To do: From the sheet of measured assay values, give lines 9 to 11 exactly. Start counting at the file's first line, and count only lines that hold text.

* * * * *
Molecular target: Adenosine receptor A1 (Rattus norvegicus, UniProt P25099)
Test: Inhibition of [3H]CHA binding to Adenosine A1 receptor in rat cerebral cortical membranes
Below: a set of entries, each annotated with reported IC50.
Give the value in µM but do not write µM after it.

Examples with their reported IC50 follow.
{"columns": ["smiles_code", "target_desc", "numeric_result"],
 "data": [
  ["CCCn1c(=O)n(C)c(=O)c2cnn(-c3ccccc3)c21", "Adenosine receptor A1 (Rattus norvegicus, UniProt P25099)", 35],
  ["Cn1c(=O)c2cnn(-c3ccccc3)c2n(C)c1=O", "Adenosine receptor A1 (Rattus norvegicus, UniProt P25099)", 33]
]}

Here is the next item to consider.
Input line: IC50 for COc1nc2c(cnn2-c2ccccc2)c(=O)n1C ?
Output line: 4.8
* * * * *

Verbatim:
  ["Cn1c(=O)c2cnn(-c3ccccc3)c2n(C)c1=O", "Adenosine receptor A1 (Rattus norvegicus, UniProt P25099)", 33]
]}

Here is the next item to consider.